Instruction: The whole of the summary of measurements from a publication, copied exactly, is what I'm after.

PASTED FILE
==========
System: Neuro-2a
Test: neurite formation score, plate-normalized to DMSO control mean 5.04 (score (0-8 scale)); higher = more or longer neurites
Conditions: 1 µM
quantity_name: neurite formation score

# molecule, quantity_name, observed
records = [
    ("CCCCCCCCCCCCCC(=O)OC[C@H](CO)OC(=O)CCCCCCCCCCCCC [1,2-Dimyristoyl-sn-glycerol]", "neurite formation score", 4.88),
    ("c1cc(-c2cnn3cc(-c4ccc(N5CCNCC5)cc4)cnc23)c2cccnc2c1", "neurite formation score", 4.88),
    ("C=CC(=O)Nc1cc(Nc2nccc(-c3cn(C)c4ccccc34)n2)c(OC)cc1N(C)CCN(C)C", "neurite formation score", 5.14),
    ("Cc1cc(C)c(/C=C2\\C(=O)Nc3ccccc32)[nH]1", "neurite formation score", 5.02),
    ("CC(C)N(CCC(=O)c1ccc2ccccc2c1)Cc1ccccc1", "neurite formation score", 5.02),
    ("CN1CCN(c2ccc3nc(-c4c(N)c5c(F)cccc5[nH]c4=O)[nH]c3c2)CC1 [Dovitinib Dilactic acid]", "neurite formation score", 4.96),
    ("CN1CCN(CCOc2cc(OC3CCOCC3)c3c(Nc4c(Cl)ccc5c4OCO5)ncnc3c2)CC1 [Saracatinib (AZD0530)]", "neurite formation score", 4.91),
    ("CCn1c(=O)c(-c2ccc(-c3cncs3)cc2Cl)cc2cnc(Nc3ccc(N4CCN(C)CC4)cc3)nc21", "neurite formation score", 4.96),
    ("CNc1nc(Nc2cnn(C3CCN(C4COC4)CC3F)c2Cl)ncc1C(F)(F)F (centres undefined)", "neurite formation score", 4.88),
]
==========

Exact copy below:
System: Neuro-2a
Test: neurite formation score, plate-normalized to DMSO control mean 5.04 (score (0-8 scale)); higher = more or longer neurites
Conditions: 1 µM
quantity_name: neurite formation score

# molecule, quantity_name, observed
records = [
    ("CCCCCCCCCCCCCC(=O)OC[C@H](CO)OC(=O)CCCCCCCCCCCCC [1,2-Dimyristoyl-sn-glycerol]", "neurite formation score", 4.88),
    ("c1cc(-c2cnn3cc(-c4ccc(N5CCNCC5)cc4)cnc23)c2cccnc2c1", "neurite formation score", 4.88),
    ("C=CC(=O)Nc1cc(Nc2nccc(-c3cn(C)c4ccccc34)n2)c(OC)cc1N(C)CCN(C)C", "neurite formation score", 5.14),
    ("Cc1cc(C)c(/C=C2\\C(=O)Nc3ccccc32)[nH]1", "neurite formation score", 5.02),
    ("CC(C)N(CCC(=O)c1ccc2ccccc2c1)Cc1ccccc1", "neurite formation score", 5.02),
    ("CN1CCN(c2ccc3nc(-c4c(N)c5c(F)cccc5[nH]c4=O)[nH]c3c2)CC1 [Dovitinib Dilactic acid]", "neurite formation score", 4.96),
    ("CN1CCN(CCOc2cc(OC3CCOCC3)c3c(Nc4c(Cl)ccc5c4OCO5)ncnc3c2)CC1 [Saracatinib (AZD0530)]", "neurite formation score", 4.91),
    ("CCn1c(=O)c(-c2ccc(-c3cncs3)cc2Cl)cc2cnc(Nc3ccc(N4CCN(C)CC4)cc3)nc21", "neurite formation score", 4.96),
    ("CNc1nc(Nc2cnn(C3CCN(C4COC4)CC3F)c2Cl)ncc1C(F)(F)F (centres undefined)", "neurite formation score", 4.88),
]